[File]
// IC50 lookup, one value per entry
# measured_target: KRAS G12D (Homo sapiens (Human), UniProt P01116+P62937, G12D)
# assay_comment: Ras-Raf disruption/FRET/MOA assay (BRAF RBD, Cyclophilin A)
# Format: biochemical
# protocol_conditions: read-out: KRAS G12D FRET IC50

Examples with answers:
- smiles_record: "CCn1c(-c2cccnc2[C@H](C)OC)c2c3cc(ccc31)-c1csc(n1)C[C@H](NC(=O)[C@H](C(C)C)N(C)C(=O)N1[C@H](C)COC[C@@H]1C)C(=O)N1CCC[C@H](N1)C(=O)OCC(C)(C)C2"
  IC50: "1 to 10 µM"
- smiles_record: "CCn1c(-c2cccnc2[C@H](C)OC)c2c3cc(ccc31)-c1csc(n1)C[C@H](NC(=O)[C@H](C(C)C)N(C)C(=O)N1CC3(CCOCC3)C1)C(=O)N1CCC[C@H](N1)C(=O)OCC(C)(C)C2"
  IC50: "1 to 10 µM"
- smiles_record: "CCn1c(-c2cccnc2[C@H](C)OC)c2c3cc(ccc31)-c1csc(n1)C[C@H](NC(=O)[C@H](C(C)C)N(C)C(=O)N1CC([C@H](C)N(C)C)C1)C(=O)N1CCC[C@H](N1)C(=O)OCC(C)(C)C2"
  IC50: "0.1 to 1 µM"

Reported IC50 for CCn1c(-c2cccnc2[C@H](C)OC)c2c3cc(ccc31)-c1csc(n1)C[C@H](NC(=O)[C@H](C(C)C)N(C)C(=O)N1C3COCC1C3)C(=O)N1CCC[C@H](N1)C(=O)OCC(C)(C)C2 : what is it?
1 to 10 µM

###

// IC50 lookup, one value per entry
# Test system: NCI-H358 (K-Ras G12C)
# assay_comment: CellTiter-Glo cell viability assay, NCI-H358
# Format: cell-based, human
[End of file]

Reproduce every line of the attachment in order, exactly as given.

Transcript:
// IC50 lookup, one value per entry
# measured_target: KRAS G12D (Homo sapiens (Human), UniProt P01116+P62937, G12D)
# assay_comment: Ras-Raf disruption/FRET/MOA assay (BRAF RBD, Cyclophilin A)
# Format: biochemical
# protocol_conditions: read-out: KRAS G12D FRET IC50

Examples with answers:
- smiles_record: "CCn1c(-c2cccnc2[C@H](C)OC)c2c3cc(ccc31)-c1csc(n1)C[C@H](NC(=O)[C@H](C(C)C)N(C)C(=O)N1[C@H](C)COC[C@@H]1C)C(=O)N1CCC[C@H](N1)C(=O)OCC(C)(C)C2"
  IC50: "1 to 10 µM"
- smiles_record: "CCn1c(-c2cccnc2[C@H](C)OC)c2c3cc(ccc31)-c1csc(n1)C[C@H](NC(=O)[C@H](C(C)C)N(C)C(=O)N1CC3(CCOCC3)C1)C(=O)N1CCC[C@H](N1)C(=O)OCC(C)(C)C2"
  IC50: "1 to 10 µM"
- smiles_record: "CCn1c(-c2cccnc2[C@H](C)OC)c2c3cc(ccc31)-c1csc(n1)C[C@H](NC(=O)[C@H](C(C)C)N(C)C(=O)N1CC([C@H](C)N(C)C)C1)C(=O)N1CCC[C@H](N1)C(=O)OCC(C)(C)C2"
  IC50: "0.1 to 1 µM"

Reported IC50 for CCn1c(-c2cccnc2[C@H](C)OC)c2c3cc(ccc31)-c1csc(n1)C[C@H](NC(=O)[C@H](C(C)C)N(C)C(=O)N1C3COCC1C3)C(=O)N1CCC[C@H](N1)C(=O)OCC(C)(C)C2 : what is it?
1 to 10 µM

###

// IC50 lookup, one value per entry
# Test system: NCI-H358 (K-Ras G12C)
# assay_comment: CellTiter-Glo cell viability assay, NCI-H358
# Format: cell-based, human